I have a few simple phrases that get me by, all gleaned from the travels that have taken me from one corner of the Earth to another. The first time I traveled abroad alone was back in 2007. I was so nervous that I puked in Denver International Airport’s concourse A after clearing security. But once I arrived, I knew that I was home. Train travel was a revelation. It gave me my first travel mantra.
“Get on the next train.”
Simply, if you screw up and miss a train, fail to make a tight connection and get stranded in an unknown city, or at the most extreme get thrown off the train for failing to validate your ticket properly…there is always another train. Sitting down and crying in the station might make me feel a little better, but it won’t actually do anything. Wait it out and eventually the next train will come.
I learned a new travel mantra today. At times, it seems like part of the journey through Korea is to learn how to talk to people who occasionally piss me the hell off. Usually ones who usurp my nationality and drive it toward some dizzying Ugly American cliff. I find it really hard not to get sucked into the trap of trying to change opinions that will change when pigs fly, and mostly I end up feeling alien to both Korea and to my own culture. I was in need of a mantra.
That mantra came today, in the form of another US citizen arguing with me first about Geishas (“they’re like Amurrica’s strippers”) then about whether one should punish children for remarks that seem racist but might really just be due to a lack of social awareness, trading yelling for calm explanation of why it is not OK to talk that way. Both those issues pushed my buttons today, because I was having a mundanely frustrating time of it. Simple things like running out of caffeinated beverages right before classes began and hayfever.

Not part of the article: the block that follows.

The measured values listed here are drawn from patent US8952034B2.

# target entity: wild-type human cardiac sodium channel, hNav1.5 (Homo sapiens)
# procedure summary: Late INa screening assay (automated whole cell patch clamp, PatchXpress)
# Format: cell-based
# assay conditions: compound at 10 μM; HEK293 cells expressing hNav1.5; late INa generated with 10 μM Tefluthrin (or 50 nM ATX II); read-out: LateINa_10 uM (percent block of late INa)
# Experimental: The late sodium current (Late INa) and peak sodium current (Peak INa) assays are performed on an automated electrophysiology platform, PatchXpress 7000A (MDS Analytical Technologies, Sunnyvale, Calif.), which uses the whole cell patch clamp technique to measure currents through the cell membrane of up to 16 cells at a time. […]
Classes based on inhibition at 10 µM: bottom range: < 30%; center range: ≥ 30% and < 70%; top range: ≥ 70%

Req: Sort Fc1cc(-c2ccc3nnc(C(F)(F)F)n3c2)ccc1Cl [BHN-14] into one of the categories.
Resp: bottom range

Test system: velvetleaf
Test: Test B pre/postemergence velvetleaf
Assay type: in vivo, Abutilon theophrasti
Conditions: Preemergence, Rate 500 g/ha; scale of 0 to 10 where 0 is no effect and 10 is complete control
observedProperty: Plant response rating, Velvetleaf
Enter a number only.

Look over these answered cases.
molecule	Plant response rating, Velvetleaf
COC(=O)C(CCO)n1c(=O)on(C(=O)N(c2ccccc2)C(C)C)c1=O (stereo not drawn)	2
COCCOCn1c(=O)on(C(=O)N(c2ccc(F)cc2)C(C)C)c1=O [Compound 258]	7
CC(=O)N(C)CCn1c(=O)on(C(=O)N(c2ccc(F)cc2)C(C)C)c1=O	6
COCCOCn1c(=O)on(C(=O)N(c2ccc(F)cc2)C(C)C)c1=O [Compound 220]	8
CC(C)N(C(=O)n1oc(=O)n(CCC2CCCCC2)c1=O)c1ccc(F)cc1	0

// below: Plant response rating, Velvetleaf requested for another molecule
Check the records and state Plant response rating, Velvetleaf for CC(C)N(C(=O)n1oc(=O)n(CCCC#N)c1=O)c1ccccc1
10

The coup de grace was a discussion of citrus fruit in Korea. She claimed, with her usual sweeping generalization, “There are no lemons in Korea.”
It’s perfect. So simple. So practical. So laughably false. There are lemons in literally every grocery store I’ve walked into in this country. Even dried ones. Obviously this frustrating person is living in an alternate reality, never leaves her apartment, or is wildly unobservant. A lot of the claims that those of us who live here to teach English make about Korean culture could be a result of those and other missteps. If we’re able to be so deeply mistaken about the presence of lemons, how much worse must it be when it comes to Confucian-informed ideals or Korean attitudes toward women?
I went to the produce store down the street after work, and promptly found two different kinds of lemons. I bought three for the equivalent of less than $2. Your argument is invalid, disproven by lemons.
My new mantra should help me to feel a little better when people spout ridiculous things about cultures, whether they are talking about my own or that of Korea. And I can regain proof of concept any time I want to by walking to the store where they are beginning to know my face.